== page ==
I have a confession to make. I hate avial with a passion. Whenever I have had it, it has seemed to me to be the most pointless, tasteless dish in the panoply of that glorious melange of Kerala’s deservedly famous cuisine. A bunch of vegetable batons in a yellow, coconut-based gravy has never cut the mustard with me. Then a fanatical follower of Prima Kurien’s homedelivery service sung praises for her egg roast (Rs.400) and mutton biryani (Rs.575) so I rang her up. The first suggestion she had for me was to try her avial. That was when I was tempted to put down the phone and forget about this particular caterer, but by a stroke of luck, I pressed on. I ordered meat oolarthiathu (Rs.475), appams (Rs.12 per piece), buttermilk with shallots, ginger and curry leaves (Rs.12 per person), my favourite, meen molee (Rs.475), a yellow, coconut-flavoured curry with a whisper of sourness and only a couple of green chillies for spice and my bete noire, avial.
I had asked for the food to be delivered to my house and for a member of her staff to make appams in my house, both services that Prima Kurien offers at extra cost. I was in the bittersweet position of having to eat my words: the avial was the finest dish on the menu. I have to say that the food, all of which was excellent, went down a treat with appams made by a practised hand, while they were hot and fresh. The total cost of the meal was the princely sum of Rs 2,150 in which three hungry souls demolished countless appams and still had leftovers.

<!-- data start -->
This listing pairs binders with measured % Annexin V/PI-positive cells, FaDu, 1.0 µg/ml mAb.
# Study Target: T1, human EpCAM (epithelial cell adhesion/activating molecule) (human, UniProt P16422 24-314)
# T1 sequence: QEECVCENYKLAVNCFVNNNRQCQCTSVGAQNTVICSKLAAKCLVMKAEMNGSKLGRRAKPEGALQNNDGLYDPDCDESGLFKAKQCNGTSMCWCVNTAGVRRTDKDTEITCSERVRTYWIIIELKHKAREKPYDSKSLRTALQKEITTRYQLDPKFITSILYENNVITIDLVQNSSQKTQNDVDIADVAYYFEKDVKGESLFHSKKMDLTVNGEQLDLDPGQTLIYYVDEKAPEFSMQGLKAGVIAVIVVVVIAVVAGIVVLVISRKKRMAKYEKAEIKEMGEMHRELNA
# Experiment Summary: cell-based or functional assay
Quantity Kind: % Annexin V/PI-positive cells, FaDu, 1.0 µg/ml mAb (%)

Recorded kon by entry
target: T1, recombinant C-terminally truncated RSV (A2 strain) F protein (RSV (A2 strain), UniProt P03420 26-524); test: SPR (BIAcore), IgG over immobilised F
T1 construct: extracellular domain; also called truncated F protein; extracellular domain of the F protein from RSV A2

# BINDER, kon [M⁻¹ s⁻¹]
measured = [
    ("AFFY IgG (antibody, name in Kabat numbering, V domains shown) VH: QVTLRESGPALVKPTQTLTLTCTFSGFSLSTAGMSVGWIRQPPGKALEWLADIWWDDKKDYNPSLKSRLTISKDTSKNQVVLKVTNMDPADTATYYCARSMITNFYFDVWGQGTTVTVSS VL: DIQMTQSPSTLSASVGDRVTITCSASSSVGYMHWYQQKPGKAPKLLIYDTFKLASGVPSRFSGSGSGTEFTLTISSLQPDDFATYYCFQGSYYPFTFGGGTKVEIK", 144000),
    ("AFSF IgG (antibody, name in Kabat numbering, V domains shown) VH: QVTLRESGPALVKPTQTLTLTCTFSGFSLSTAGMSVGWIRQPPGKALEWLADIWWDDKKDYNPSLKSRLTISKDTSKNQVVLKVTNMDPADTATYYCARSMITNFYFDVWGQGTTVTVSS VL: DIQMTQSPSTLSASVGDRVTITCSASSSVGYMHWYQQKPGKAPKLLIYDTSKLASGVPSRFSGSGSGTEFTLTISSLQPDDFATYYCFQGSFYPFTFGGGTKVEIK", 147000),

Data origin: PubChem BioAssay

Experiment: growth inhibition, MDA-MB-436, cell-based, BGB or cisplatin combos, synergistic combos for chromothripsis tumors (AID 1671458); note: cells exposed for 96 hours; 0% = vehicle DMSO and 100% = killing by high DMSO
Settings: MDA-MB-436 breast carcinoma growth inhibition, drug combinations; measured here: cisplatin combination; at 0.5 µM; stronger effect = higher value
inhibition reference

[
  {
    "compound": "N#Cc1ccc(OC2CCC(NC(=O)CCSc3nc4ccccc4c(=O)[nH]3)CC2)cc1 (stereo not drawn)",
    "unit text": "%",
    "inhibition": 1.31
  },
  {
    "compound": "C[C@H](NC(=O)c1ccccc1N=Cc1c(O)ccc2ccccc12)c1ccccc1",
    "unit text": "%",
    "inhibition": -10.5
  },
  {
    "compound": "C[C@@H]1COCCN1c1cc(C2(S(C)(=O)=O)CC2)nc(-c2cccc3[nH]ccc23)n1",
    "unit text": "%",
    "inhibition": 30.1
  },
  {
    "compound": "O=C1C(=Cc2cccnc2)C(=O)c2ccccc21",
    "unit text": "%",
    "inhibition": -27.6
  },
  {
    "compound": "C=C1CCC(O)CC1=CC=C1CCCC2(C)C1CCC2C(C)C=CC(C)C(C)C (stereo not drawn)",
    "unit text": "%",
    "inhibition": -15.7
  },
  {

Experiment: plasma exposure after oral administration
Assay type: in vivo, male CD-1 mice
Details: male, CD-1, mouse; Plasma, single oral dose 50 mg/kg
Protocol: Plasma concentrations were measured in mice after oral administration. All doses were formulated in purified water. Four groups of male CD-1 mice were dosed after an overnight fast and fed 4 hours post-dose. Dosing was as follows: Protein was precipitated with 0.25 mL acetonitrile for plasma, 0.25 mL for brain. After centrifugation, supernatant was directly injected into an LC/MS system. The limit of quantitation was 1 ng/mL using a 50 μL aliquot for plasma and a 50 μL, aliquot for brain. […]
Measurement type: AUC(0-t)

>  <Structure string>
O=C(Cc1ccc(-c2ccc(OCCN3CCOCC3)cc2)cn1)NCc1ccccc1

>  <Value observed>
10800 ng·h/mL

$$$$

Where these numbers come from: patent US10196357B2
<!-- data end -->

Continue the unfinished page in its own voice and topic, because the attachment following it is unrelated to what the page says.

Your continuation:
Kurien, a Syrian Christian from Kottayam, the bastion of the community, has hit the bull’s eye. By not running a restaurant, she can concentrate on quality, cooking the food of her community with authenticity and a dash of flair. And because she has her finger in many pies, catering is not the only option she has: she does it because it is a passion more than anything else, and it shows in the food. Her cuisine is perfect home-cooked food and the cuisine is rare to get in our city. No shortcuts, no hiring of clueless staff to hijack the food, the way it frequently happens in restaurants. But first the avial. There were batons of carrots, beans and drumsticks all right, but there was no gravy: only a clinging sauce of coconut and an intense flavour of raw mango, green chilli and curry leaves. The oolarthiathu, which can also be made with prawns (Rs.575) also has a clinging sauce and contains pieces of coconut that has been browned. Unlike avial and meen molee, oolarthiathu is spicy.
The menu has as much for the vegetarian as for meat and fish eaters. Many of the dishes on the menu, both vegetarian and non-vegetarian, contain coconut. A few contain the uber Keralite souring agent called kodampuli or fish tamarind and the meen manga curry (Rs 475) contains raw mango for sourness. While you certainly can ring up Kurien for suggestions about dishes that do not contain coconut, it is not a good idea to suggest her altering her cuisine: she has strong feelings on the subject. And with such a mastery over her kitchen, why shouldn’t she?